In closing, I always enjoyed riding motorcycles when I was younger.  The older I got the more I grew out of them.  Now I have no desire for myself nor my children to ever ride any bikes.  Perhaps this is because I saw my brother injured so terribly on so many different occasions.  In fact, the last time I was on a bike was with Jimmy and his friend Dave Newell somewhere outside of Denver.  That day Jimmy rendered himself unconscious, broke his back and also ripped his bottom lip away from his jaw bone down to the bottom of his chin.  I was one of the first people to get to him that day after the crash.  He had dried brown grass stuck to his face and he was more or less convulsing.  Lucky for him, he wasn’t paralyzed.  That was summer of 1991 and well after his racing career.  He stopped riding for a long time but wasn’t finished completely.  When he was in his 30s he bought a bike had one more surgery and three more hospital stays.  Boy, saying all that, I can see why I have no desire to ride.

Until next time.


Sisters visiting Denver

Here are a few miscellaneous pictures from my mom’s slide collection.  The woman wearing the black coat is my mother’s sister.  She came out to Denver.  In the photos you can see Red Rocks Amphitheatre as is was in the late 1960s.  In some of the pictures she is standing up on Lookout Mountain with Golden, Colorado in the background along with North and South Table Mountain.  Priscilla stayed with my mom and dad in Denver and then went to work for the telephone company.  The guy in the picture, don’t know his name, was a guy she dated until she became a born again Christian.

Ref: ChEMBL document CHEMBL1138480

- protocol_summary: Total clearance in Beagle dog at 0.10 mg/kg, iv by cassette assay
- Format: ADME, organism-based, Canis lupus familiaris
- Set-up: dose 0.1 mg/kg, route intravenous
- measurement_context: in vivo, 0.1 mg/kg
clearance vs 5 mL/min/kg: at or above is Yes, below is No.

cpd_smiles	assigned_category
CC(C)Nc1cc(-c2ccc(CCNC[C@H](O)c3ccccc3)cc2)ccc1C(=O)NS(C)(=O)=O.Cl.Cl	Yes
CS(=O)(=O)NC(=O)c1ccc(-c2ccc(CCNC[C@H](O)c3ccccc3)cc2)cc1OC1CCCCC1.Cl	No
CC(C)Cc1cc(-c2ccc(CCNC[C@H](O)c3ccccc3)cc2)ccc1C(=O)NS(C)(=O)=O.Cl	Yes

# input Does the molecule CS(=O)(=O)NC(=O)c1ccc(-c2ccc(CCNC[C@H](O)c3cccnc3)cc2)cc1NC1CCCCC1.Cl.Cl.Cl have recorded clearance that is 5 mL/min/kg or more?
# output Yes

The younger girl in the pictures, holding Jimmy, is Jamie.  Another one of my mom’s sisters.  They are standing outside 1229 Quivas St.  This is where they lived in Denver, Colorado at that point in time.

Jimmy’s First Birthday

The pictures below show my brother’s first birthday.  The pictures show his cake, the gifts he got and what his house was like when he turned one.  The older woman in green sitting in the rocking chair is Dad’s biological mother, Eunice.  Dad thought of Hattie Tennessee, who died when he was a teenager, as his real mother.  But he did have Eunice around some when they lived in Denver.

The rocking chair that Eunice is sitting in was the chair that Clark and Ann bought for Mom when Jimmy was born.  If I remember correctly she kept that for several years and even rocked me in it.

The coffee table that Jimmy’s cake is sitting on was made by my father.  Dad was always so practical and handy.  In the very first picture you can see Jimmy holding the MEN AT WORK sign and Mom’s wedding rings in the background.  Mom remembered that Jimmy really loved his little 4-wheeled bike.  Not too surprising given how well Jimmy took to bicycles and motorcycles.